I was even happier to learn that the DENR now leads an inter-agency super body composed of the 13 government agencies, tapped to rehabilitate Manila Bay—Interior and Local Government, Tourism, Public Works and Highways, Metropolitan Manila Development Authority, Education, Agriculture, Health, Philippine Coast Guard, Budget and Management, Metropolitan Waterworks and Sewerage System, Philippine National Police, and Philippine Ports Authority.  

In fact, one recent weekend, January 27 to be exact, there was a “call for action” to further highlight the government’s resolve to finally do something to save the Bay, with a massive Luneta assembly of employees of the involved government agencies, civic groups, students, etc., and they later marched along Roxas Boulevard to dramatize their involvement in the cleanup drive.

What’s even gratifying to hear is the snowball effect this long overdue move has created. I read the other day that even residents of CALABARZON have initiated the commendable act of restraining garbage from their area from flowing into our Bay. Hopefully, those in the other provinces will do the same. Large commercial establishments here in the metro have also volunteered to clean up the esteros that lead to the Bay, definitely a noteworthy undertaking!

However, what is quite worrisome is the report I read just the other day. DILG Secretary Eduardo Año called a meeting of all mayors of towns and cities in Luzon that affect the Manila Bay watershed area.  Four Metro Manila mayors did not attend, and some just sent their representatives. Could it be because a major factor that contributes to the pollution of the Bay are the informal settlers along the esteros, the same people who could deliver votes to these mayors in the upcoming midterm elections?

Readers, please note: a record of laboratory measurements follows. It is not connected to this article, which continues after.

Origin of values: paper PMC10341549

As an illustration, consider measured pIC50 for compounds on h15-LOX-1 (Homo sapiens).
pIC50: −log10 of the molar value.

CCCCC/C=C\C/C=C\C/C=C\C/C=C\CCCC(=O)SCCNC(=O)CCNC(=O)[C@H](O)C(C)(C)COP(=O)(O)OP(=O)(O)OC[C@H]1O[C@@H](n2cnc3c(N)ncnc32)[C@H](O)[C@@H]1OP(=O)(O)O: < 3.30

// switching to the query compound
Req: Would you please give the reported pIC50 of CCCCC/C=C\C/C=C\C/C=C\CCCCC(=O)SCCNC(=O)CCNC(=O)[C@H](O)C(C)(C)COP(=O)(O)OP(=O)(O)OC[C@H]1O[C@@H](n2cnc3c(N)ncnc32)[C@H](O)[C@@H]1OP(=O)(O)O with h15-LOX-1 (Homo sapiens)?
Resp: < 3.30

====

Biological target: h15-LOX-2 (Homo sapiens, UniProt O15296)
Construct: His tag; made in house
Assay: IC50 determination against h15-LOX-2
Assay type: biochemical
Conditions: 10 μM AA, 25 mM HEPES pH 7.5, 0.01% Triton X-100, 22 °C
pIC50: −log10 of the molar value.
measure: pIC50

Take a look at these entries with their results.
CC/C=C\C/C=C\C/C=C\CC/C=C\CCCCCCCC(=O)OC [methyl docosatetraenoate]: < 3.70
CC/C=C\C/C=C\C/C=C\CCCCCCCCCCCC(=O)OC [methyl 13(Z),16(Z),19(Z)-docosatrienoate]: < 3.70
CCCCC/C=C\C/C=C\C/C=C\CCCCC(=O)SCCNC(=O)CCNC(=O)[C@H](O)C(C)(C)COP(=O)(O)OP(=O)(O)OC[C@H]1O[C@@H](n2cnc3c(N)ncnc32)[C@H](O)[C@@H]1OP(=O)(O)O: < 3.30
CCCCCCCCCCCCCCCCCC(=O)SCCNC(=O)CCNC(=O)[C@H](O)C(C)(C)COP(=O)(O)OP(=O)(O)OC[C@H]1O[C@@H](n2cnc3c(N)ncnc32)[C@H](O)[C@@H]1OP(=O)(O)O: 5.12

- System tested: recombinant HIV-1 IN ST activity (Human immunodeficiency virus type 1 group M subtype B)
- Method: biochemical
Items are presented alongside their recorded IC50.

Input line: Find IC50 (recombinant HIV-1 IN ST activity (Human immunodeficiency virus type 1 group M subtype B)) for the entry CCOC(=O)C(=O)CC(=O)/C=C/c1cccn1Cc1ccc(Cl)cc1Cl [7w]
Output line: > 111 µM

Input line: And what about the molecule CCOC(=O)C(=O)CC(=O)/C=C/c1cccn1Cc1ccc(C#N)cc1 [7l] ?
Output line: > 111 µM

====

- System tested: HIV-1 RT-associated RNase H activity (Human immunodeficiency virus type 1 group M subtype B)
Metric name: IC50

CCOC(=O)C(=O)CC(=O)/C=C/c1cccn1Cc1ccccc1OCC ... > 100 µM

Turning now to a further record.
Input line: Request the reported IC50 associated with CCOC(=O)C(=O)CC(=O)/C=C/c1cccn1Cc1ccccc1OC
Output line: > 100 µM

Although the Manila Bay cleanup drive started with a big bang, and the President has already approved the P47 billion budget for this project, the big question is—will it really succeed, considering the seemingly lukewarm support of some Metro Manila mayors? I’m keeping my fingers, my legs, and everything else crossed! 

This lackadaisical attitude of these officials who should have eagerly thrown in their full support to this cause is quite unsettling. Nevertheless, I am still grateful to my friend, Bobby Joseph for having been the “spark plug” for these rehabilitation efforts. A heartfelt handshake also to DENR Secretary Cimatu, DILG Secretary Año and DoT Secretary Romulo-Puyat for taking up the cudgels for the many of us saddened by the past administrations’ cruel neglect of this “national treasure.” Thank you all for this energized endeavor to save Manila Bay!

Saving Manila Bay
This shows the sharp contrast before and after the initial cleanup drive to further dramatize the work that has been done on Manila Bay so far.

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(Photos courtesy of Pete Dacuycuy)